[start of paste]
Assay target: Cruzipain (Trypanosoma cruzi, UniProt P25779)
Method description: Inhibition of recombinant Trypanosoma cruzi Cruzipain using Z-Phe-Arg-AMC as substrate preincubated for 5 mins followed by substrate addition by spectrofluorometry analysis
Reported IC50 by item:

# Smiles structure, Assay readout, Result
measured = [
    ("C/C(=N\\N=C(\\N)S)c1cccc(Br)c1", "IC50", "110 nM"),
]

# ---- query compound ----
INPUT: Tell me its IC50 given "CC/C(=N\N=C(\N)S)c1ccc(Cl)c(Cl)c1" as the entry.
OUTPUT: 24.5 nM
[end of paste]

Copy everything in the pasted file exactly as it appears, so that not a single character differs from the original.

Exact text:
Assay target: Cruzipain (Trypanosoma cruzi, UniProt P25779)
Method description: Inhibition of recombinant Trypanosoma cruzi Cruzipain using Z-Phe-Arg-AMC as substrate preincubated for 5 mins followed by substrate addition by spectrofluorometry analysis
Reported IC50 by item:

# Smiles structure, Assay readout, Result
measured = [
    ("C/C(=N\\N=C(\\N)S)c1cccc(Br)c1", "IC50", "110 nM"),
]

# ---- query compound ----
INPUT: Tell me its IC50 given "CC/C(=N\N=C(\N)S)c1ccc(Cl)c(Cl)c1" as the entry.
OUTPUT: 24.5 nM